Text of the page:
In Eastern Europe, criminal organizations with Russian connections have been selling radioactive material to ISIS extremists. Authorities working in conjunction with the FBI have prevented four such transactions from occurring in the past five years.
The most recent transaction to be broken-up took place last February, when material smugglers offered to sell a massive amount of cesium to representatives from the Islamic State. Cesium is poisonous to humans, and the amount that was for sale would have been enough to contaminate several city blocks.
Officials believe that the material is being stolen from Russian hospitals where it has medical applications. Fortunately, there have not been any indications that overly-excessive amounts of radioactive materials have been able to enter into the trade.
Criminal organizations have been operating a thriving black market for nuclear materials in the impoverished country of Moldova. While authorities have prevented some transactions from occurring, there have been some shortcomings. Leaders of the criminal organizations often escaped custody, and many of those who did get arrested managed to use their influence to avoid lengthy prison sentences and return to smuggling.
Authorities from Moldova say that the lack of cooperation between Russia and the Western World has made preventing this smuggling very difficult. Moldovan officials say that they expect the trade to continue.
Moldovan police officer Constantin Malic says, "We can expect more of these cases. As long as the smugglers think they can make big money without getting caught, they will keep doing it."
The enforcement against smuggling has been weak. Authorities have been trying to capture suspects in the early stages of transactions, allowing smuggling leaders to get away with the nuclear material. Meanwhile, investigators from Moldova are having a hard time keeping up due to their limited resources.
In cases so far, investigators have tried every trick in the book. They have gone undercover, posing as gangsters with fancy cars, to try and meet with the alleged smugglers. The authorities have made use of high-tech gear, such as radiation detectors, and discreet recording devices.
In the past, Moldovan authorities used to turn a blind eye to the nuclear black market in their country. However, with help from the FBI, they have been trying to prevent the trade in more recent years.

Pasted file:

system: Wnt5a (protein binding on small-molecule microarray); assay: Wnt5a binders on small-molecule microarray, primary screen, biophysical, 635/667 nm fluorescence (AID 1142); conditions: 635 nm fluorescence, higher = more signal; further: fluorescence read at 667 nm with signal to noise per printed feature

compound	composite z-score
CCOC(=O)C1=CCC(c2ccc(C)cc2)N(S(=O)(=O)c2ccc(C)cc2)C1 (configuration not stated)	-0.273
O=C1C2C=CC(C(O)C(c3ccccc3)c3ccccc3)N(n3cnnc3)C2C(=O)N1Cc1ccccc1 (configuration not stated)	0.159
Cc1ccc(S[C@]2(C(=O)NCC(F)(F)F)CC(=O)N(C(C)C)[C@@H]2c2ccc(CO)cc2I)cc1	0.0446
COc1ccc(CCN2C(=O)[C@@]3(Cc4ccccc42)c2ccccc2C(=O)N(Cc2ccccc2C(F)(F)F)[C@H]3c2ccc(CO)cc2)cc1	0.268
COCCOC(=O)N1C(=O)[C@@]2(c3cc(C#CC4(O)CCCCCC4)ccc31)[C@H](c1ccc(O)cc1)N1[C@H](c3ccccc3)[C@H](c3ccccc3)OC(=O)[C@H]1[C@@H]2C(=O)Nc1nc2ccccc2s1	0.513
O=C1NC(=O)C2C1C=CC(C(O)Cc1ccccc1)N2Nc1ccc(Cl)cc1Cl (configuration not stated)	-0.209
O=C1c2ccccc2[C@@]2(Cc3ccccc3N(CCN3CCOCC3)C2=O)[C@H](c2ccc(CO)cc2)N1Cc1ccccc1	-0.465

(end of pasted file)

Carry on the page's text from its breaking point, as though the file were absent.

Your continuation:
Meanwhile, political analysts are particularly concerned about the potential of nuclear weapons landing in the hands of ISIS forces.
Policy analyst and Harvard Professor Matthew Bunn says, “In the age of the Islamic State, it's especially terrifying to have real smugglers of nuclear bomb material apparently making connections with real buyers.
As for the Moldovan investigators, they are absolutely terrified heading into undercover investigations. Officer Malic admits that he was so scared that he took shots of vodka before such meetings.
And like any deal involving illicit goods, the buyer has the potential of getting ripped off. In one case involving cesium, the undercover investigators purchased a vial that contained material with barely any levels of radioactivity, which made it unsuitable for creating nuclear weapons.
But perhaps most troubling was a case involving a dangerous Russian man named Alexandr Agheenco. A middle man working for Agheenco was secretly recorded as saying that the sale of nuclear material needed to be made to ISIS forces.
Agheenco stated in the recording, “'I really want an Islamic buyer because they will bomb the Americans.”
While the middleman was arrested, Agheenco was able to get away. Most cases have resulted in middlemen being arrested, while ringleaders have been able to escape custody, keeping their stockpiles of nuclear material safe.
Authorities are doing everything they can to stop ISIS from obtaining dangerous radioactive material, but they will need to step up their game because as of now, the criminals are winning.